Fortunately orthopedic problems at birth or during the first few months of life are rare. But when they occur, an orthopedic surgeon is consulted. Knowing what’s normal at this age and what can happen to cause musculoskeletal problems is important.
But even a specialist in children’s orthopedic problems may be challenged. The conditions presented in this article occur infrequently, but the surgeon must be prepared to deal with them and be ready to answer parents’ questions. The authors, who are orthopedic surgeons from Children’s Hospital in Los Angeles, offer information that will help.
The first thing they say to remember is that children are not little adults. And newborns are not just little children. They have unique anatomy and physiology that requires some special attention. The first step is to perform an exam. Proper lighting in the exam area and positioning of the baby are important.
The exam begins with observation of the skin and body contours. The surgeon feels or palpates the soft tissues and bones looking for any signs of damage such as fractures, dislocations, or loss of motion. Movement is observed and infant reflexes are tested. Three of the more common primitive reflexes (e.g., grasp reflex, Moro reflex, and walking or stepping reflex) along with testing procedures for each are described.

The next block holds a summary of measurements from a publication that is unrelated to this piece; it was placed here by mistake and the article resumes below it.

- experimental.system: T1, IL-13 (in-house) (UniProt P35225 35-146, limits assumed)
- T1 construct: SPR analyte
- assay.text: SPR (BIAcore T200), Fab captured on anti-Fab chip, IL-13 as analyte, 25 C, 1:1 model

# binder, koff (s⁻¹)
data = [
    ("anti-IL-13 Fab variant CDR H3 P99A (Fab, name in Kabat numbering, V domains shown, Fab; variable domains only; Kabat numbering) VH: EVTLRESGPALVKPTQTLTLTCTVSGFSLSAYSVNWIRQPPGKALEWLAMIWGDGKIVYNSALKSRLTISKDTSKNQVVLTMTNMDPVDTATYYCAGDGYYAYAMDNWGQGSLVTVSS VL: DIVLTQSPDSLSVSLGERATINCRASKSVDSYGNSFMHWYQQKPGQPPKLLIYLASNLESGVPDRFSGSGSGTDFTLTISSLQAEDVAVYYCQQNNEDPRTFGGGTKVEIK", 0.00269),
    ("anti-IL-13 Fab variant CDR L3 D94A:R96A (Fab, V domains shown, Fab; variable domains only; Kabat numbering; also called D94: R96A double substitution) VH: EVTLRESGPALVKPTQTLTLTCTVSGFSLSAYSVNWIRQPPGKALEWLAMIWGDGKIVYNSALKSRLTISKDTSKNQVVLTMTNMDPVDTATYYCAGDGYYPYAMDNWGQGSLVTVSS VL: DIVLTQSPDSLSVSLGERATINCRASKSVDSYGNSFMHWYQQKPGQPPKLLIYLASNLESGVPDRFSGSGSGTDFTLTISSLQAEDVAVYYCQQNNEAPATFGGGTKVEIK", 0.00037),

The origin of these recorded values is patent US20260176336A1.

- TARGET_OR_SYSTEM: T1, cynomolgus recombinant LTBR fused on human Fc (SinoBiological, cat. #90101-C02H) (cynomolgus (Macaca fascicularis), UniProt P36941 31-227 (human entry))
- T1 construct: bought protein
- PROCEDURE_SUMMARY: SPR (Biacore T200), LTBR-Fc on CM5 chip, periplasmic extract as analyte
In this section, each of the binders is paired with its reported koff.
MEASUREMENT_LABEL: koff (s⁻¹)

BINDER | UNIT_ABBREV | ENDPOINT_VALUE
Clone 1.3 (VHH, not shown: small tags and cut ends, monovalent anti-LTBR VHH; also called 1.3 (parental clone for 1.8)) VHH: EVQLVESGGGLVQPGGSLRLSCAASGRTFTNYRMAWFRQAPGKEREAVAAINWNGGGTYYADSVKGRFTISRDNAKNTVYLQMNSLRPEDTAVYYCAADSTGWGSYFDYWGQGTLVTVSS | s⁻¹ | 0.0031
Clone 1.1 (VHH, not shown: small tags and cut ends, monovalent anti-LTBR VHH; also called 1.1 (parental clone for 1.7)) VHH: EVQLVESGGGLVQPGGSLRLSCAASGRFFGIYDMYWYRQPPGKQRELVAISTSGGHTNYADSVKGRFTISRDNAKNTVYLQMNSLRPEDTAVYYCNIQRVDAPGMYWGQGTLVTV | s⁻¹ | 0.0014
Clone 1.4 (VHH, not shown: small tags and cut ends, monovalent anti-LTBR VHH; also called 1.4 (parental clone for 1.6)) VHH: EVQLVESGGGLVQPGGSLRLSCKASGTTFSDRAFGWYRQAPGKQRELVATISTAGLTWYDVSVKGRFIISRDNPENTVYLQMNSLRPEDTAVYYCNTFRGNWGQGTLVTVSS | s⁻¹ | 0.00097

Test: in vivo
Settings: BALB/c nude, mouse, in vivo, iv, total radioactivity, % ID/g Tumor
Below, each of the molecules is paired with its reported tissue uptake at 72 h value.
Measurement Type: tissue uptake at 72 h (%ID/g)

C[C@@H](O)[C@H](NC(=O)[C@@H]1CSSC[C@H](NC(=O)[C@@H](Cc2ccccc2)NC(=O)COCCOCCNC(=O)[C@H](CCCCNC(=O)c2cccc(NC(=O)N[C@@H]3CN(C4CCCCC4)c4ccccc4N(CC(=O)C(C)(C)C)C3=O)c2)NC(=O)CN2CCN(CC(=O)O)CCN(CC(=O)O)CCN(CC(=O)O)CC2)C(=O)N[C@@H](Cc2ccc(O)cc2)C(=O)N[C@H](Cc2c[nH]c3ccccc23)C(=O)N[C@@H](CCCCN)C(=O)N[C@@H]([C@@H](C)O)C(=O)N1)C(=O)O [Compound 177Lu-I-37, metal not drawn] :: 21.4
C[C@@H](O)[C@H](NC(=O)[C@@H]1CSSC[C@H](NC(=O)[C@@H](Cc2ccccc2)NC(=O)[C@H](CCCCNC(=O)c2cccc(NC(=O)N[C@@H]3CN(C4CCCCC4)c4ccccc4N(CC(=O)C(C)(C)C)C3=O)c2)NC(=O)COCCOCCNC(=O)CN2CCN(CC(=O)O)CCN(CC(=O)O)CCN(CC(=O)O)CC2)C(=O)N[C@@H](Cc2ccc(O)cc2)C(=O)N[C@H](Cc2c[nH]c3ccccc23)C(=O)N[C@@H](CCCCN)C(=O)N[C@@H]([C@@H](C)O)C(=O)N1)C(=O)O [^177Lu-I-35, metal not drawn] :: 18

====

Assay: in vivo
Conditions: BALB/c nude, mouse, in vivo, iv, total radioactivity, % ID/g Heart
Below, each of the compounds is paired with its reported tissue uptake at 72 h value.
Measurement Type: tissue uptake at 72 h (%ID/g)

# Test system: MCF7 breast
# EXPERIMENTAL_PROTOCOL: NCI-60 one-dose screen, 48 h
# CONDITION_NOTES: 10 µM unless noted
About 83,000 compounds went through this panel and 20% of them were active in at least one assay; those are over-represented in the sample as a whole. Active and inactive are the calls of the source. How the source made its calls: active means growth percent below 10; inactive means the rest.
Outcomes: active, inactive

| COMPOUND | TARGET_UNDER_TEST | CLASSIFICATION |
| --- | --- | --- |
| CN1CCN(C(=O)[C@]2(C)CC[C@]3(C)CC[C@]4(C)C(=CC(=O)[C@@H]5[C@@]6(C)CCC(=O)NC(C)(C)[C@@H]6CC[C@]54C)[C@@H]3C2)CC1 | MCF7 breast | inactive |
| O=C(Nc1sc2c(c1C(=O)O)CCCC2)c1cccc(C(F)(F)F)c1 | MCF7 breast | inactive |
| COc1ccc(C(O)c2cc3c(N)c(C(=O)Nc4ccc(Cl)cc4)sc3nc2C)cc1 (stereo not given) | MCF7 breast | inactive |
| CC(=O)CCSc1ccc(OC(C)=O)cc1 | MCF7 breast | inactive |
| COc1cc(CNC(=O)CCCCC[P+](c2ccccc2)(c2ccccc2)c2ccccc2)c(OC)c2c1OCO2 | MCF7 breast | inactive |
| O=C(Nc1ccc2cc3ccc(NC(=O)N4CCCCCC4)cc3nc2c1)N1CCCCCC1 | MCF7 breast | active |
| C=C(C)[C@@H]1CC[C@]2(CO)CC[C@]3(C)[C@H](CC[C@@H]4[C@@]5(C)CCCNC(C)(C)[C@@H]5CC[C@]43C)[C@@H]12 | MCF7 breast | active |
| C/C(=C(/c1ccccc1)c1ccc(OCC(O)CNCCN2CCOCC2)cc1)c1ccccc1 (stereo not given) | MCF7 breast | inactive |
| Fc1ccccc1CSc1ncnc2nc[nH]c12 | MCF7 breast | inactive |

The most common areas for problems to develop (or appear at birth) include the arm, foot, hip, knee, and neck. The authors discuss several of the major diseases and disorders to watch out for. These include flail extremity, infection, brachial plexus palsy, and fracture.
Specific conditions of the foot are presented separately. These include metatarsus adductus, clubfoot, calcaneovalgus foot, and congenital vertical talus. Hip or knee dislocation, torticollis (of the head and neck), and unusual findings on X-rays round out the contents of this report. Let’s take a look at some of these topics.